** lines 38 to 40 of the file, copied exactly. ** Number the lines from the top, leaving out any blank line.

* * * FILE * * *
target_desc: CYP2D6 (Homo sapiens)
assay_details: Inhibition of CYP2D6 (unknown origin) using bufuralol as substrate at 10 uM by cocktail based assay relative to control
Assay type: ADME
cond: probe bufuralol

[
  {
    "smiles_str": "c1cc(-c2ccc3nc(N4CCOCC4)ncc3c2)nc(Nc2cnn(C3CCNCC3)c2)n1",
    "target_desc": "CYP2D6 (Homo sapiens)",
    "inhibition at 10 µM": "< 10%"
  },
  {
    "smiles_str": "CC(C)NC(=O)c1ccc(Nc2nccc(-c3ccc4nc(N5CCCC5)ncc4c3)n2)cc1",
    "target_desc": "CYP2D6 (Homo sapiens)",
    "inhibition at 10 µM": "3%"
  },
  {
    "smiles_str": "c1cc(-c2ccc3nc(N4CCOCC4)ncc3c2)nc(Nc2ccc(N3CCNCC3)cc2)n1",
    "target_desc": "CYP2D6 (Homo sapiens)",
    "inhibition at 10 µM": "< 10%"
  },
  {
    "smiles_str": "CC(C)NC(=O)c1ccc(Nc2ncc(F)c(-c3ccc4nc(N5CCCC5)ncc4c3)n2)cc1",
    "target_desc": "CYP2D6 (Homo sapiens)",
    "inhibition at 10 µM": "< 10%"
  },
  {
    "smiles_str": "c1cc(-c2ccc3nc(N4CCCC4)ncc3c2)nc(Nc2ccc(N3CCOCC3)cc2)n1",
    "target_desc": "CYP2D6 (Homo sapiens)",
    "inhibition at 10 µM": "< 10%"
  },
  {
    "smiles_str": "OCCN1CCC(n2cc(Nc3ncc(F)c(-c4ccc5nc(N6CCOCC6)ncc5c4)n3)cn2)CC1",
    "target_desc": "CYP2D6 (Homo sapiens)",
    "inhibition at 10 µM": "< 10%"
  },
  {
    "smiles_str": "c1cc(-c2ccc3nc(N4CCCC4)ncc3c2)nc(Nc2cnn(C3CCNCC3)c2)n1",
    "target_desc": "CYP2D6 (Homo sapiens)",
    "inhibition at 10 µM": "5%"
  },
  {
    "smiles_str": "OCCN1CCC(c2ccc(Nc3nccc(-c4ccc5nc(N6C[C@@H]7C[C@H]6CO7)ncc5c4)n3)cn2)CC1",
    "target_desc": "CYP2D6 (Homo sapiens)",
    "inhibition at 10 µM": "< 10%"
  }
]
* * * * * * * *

    "target_desc": "CYP2D6 (Homo sapiens)",
    "inhibition at 10 µM": "5%"
  },